Gina Callaway/Shutterstock
Source: Gina Callaway/Shutterstock

One of the delights of watching the behavior of young dogs is the way that they approach almost every human being in a trusting and friendly manner. The same applies for young human children, who enter into social interactions with the idea that every human adult is trustworthy and has their best interests at heart. Of course, over time, the human child will learn that some people are more reliable and worthy of trust than others.

New data shows that the same holds for dogs.

It now seems clear that that if you frequently lie to dogs, they lose their trust in you and begin to act as if they can no longer rely on the information that you give them.

In a pair of studies published in the journal Animal Cognition*, a team led by Akiko Takaoka of Kyoto University in Japan showed that dogs will only use information and follow commands from people who have a track record of being trustworthy.

The first study involved 24 dogs and relied on the fact that dogs will reliably go in the direction that a human being points to. Two opaque containers were presented to the dog—under one of which was hidden a bit of food. In the first phase, a researcher pointed toward the container that had the food concealed inside; as expected, the dogs ran to that one and got the reward. The second phase was designed to show that this human was no longer trustworthy. Now, while the dog watched, the researcher showed that one of the containers had food under it while the other did not. However, just before the dog was released, the person pointed toward the empty container and encouraged the dog to go to it. The final phase was a repeat of the first part of the test, with the dogs being shown two containers and the experimenter again correctly pointing toward the one which had the concealed bait.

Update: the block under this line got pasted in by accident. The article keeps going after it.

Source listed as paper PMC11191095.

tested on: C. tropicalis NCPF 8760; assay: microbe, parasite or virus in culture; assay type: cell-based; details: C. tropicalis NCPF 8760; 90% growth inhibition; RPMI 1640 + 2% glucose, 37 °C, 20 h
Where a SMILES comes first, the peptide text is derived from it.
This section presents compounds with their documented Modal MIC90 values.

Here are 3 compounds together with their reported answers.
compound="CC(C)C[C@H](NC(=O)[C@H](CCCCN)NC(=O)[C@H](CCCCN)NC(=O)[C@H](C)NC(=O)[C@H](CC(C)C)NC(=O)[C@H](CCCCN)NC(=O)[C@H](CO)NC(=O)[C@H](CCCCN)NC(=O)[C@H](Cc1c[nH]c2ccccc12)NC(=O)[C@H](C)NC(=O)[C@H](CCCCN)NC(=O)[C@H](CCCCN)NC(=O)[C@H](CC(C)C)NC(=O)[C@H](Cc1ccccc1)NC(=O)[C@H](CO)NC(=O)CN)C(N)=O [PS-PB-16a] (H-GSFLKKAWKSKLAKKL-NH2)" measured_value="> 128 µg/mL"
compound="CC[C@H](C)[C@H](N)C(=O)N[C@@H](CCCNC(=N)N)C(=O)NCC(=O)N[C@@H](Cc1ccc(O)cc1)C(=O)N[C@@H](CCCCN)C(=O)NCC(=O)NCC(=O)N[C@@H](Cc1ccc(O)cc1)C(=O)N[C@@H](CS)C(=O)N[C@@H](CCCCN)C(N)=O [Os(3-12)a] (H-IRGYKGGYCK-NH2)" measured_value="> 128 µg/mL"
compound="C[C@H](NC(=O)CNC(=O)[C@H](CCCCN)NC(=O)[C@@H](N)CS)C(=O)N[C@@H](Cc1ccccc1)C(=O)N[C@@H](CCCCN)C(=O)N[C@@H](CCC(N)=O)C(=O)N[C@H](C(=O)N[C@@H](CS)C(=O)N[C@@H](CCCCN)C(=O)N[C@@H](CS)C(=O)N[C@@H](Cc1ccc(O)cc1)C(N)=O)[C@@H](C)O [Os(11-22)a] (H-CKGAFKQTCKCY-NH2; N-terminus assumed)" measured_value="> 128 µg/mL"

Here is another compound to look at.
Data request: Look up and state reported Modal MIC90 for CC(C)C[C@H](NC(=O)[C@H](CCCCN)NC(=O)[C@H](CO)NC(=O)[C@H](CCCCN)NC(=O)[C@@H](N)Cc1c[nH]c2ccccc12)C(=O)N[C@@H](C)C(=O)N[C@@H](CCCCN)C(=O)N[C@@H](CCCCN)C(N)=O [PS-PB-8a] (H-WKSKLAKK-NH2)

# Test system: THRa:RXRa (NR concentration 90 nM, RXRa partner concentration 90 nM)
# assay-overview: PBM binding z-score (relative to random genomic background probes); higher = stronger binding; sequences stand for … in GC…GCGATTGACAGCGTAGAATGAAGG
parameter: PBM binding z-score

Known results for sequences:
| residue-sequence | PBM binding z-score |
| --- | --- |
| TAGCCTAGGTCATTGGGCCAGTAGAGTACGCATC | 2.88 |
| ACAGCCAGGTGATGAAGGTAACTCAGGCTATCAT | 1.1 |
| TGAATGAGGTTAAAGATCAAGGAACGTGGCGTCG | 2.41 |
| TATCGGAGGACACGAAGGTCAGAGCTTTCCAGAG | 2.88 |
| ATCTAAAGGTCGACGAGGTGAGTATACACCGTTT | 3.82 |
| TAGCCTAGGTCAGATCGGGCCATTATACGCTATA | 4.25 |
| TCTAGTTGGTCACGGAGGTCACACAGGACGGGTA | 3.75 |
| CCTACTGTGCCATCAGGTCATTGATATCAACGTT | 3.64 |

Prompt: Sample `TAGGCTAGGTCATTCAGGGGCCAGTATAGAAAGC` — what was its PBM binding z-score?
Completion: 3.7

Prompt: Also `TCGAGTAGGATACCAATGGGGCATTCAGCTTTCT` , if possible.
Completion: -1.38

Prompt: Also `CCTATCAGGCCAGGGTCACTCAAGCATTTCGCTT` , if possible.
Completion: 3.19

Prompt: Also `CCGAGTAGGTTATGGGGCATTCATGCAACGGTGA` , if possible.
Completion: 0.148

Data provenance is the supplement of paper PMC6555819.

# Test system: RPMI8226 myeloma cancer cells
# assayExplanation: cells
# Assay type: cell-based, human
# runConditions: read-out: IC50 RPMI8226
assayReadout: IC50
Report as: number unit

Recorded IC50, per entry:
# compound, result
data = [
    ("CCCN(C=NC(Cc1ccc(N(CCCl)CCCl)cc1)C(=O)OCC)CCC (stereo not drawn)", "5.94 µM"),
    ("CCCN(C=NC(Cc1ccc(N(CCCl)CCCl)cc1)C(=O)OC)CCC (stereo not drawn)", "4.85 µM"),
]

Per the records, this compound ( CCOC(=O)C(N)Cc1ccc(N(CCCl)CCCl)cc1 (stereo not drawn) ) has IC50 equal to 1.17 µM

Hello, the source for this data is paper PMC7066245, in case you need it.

The results were quite dramatic: In the first phase, the dogs showed their usual trust of all people and the majority went to the container that the researcher pointed to. However, in the final phase, the dogs showed that they had apparently learned that the researcher was untrustworthy, and only 8 percent reliably went in the direction that he pointed to.

Did the dogs learn that all people are unreliable in this task, or that only this particular person is a liar? Previous research has shown that dogs make judgments about the personality and behavior of specific people, and do not generalize to all people. Thus dogs learn to pick out those people who are selfish and those who are not. So the researchers repeated the experiment with a new group of 26 dogs. The first two parts of the study were the same as in the initial experiment—thus, in the first phase the experimenter reliably pointed to the baited container, and in the second phase showed the dog which container contained the piece of food, but then pointed to the empty one in order to prove his unreliability. The trick in this second study was that in the final phase the "liar" was removed and a new experimenter, previously unknown to the dog, replaced him for testing. Now the dogs proved that they had not lost faith in all humans but only in the one who had been shown to be untrustworthy. They did this by once again acting reliably on the information provided by the pointing of the new person and going to where he pointed.